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Chronic pericardial constriction linked to the antiparkinsonian dopamine agonist pergolide
  1. K P Balachandran1,
  2. D Stewart2,
  3. G A Berg3,
  4. K G Oldroyd1
  1. 1Department of Cardiology, Hairmyres Hospital, East Kilbride
  2. 2Victoria Infirmary, Glasgow
  3. 3Western Infirmary, Glasgow
  1. Correspondence to:
 Dr Keith G Oldroyd, Department of Cardiology, Hairmyres Hospital, Eaglesham Road, East Kilbride G75 8RG, UK;
 keith.oldroyd{at}laht.scot.nhs.uk

Abstract

Constrictive pericarditis is present when a fibrotic, thickened, and adherent pericardium restricts diastolic filling of the heart. Several drugs can cause pericarditis, which can lead to chronic pericardial constriction. A case of constrictive pericarditis in a patient receiving the antiparkinsonian drug pergolide is reported.

  • constrictive pericarditis
  • pergolide

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CASE REPORT

A 67 year old man with a previous history of Parkinson's disease was admitted in January 1999 with dyspnoea. His past medical history included ischaemic heart disease with single vessel coronary artery bypass surgery (saphenous vein graft to left anterior descending) in 1983. He had been relatively free of angina since. He was in atrial fibrillation and had signs of mild congestive heart failure. He was treated with digoxin and diuretics and anticoagulated. His extrapyramidal symptoms had developed five years before this presentation. He was well controlled initially with a levodopa-carbidopa combination but had deteriorated and required increasing doses. The ergoline dopamine agonist pergolide had been added as adjuvant therapy 11 months before presentation. This had resulted in improved control of symptoms. After discharge he required increasing doses of frusemide to control lower limb oedema. In addition, anginal symptoms appeared to have recurred and a cardiology opinion was sought. On review, he complained of breathlessness with normal daily activities. Ankle oedema was present and the jugular venous pressure was mildly raised. However he was back in sinus rhythm and the digoxin had been discontinued by his general practitioner. The electrocardiogram showed right atrial enlargement, right axis deviation, and left bundle branch block. Chest radiography revealed a normal cardiothoracic ratio and clear lung fields. Echocardiography demonstrated normal left ventricular function, severe right ventricular systolic dysfunction, and thickened pericardium posteriorly. A repeat study four months later showed that the pericardial thickening had increased and the right ventricular systolic function had deteriorated. It was decided to proceed with cardiac catheterisation.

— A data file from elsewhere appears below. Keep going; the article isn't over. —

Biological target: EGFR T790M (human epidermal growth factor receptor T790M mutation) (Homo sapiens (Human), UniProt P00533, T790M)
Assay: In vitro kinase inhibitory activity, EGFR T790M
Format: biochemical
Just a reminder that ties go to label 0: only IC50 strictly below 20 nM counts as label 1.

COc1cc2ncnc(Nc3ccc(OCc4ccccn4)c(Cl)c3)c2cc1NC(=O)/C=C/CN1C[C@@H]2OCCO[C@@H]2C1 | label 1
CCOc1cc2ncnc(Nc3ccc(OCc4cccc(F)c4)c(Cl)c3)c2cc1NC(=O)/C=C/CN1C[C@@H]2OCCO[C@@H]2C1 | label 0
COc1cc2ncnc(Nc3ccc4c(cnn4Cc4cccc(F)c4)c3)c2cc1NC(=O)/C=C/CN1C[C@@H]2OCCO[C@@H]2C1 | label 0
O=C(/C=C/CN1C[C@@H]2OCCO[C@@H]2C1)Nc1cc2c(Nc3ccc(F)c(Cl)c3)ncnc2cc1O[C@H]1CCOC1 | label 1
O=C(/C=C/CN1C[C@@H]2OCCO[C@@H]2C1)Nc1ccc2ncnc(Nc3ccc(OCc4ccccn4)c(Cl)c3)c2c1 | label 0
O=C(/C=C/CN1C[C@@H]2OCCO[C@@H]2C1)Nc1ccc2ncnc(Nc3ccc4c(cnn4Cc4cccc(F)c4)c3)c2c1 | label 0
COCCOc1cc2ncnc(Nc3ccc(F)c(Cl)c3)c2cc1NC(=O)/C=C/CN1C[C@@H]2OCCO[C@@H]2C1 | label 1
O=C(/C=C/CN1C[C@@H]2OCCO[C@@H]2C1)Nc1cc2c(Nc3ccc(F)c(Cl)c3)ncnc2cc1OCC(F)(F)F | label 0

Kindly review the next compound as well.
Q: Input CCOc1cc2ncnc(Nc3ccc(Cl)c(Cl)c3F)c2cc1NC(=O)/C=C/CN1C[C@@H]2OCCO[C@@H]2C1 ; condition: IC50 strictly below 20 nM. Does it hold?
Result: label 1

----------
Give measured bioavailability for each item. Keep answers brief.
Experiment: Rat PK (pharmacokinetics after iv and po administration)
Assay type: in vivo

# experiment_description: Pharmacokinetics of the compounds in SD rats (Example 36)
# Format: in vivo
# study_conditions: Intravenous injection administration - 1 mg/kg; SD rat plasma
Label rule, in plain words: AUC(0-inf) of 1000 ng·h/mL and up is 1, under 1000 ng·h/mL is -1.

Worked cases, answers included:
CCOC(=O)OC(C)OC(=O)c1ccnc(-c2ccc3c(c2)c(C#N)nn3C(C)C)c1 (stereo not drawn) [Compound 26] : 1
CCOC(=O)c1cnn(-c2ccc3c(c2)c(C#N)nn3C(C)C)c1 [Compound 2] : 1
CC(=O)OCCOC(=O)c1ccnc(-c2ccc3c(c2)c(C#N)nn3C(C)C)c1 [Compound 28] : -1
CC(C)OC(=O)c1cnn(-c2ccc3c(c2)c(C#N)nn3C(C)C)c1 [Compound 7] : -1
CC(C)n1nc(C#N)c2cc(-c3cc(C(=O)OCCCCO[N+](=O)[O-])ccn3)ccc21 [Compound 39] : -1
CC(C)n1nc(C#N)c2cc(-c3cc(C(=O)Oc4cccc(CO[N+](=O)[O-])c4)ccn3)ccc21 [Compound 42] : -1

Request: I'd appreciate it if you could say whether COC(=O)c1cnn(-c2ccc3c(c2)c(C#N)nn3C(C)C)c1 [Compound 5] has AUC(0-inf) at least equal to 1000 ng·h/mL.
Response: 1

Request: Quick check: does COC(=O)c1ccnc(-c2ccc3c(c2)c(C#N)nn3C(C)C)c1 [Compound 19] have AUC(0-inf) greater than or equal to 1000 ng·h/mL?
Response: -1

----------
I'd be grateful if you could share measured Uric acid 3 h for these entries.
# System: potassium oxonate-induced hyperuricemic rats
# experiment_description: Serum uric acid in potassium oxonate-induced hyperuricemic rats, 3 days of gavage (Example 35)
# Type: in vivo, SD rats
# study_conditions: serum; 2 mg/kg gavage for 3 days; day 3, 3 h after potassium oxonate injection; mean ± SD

Coronary angiography revealed an occluded left anterior descending artery with a patent saphenous vein graft and no other significant coronary disease. Right heart catheterisation revealed raised right sided pressures (mean right atrial pressure of 16 mm) despite his diuretic regimen. There was clear evidence of diastolic equalisation of right atrial, right ventricular diastolic, pulmonary capillary wedge, and left ventricular diastolic pressure wave forms in a pattern consistent with constrictive pericarditis. During fluoroscopy a significant area of curvilinear calcification was observed around the posterior aspect of the pericardium. The fluoroscopic findings were confirmed by computed tomography of the thorax (fig 1). The patient underwent pericardectomy in November 1999. Inspection of the pericardium revealed a large area of thickening and calcification inferiorly with several areas of soft liquefied material, possibly old haematoma. There were widespread and dense pericardial adhesions with moderate right ventricular dilatation and normal myocardial contraction. The right ventricle decompressed immediately on opening the pericardium. The thickened pericardium was resected inferiorly and over the left ventricle. The postoperative period was complicated by atrial arrhythmias and left ventricular failure requiring reventilation. Four weeks after discharge the patient was readmitted with increasing dyspnoea. He had bilateral pleural effusions, larger on the right, and 1700 ml of straw coloured fluid was drained. Analysis revealed it to be a transudate and sterile. Echocardiography revealed persistent right ventricular dysfunction and pulmonary hypertension. Left ventricular function remained good. Pergolide was identified as a potential cause of pleural and pericardial effusions and fibrosis and was immediately withdrawn. An alternative non-ergot dopamine agonist pramipexole (Mirapexin) was started. Thereafter the patient's clinical status steadily improved. His diuretics have been withdrawn and there have been no further admissions.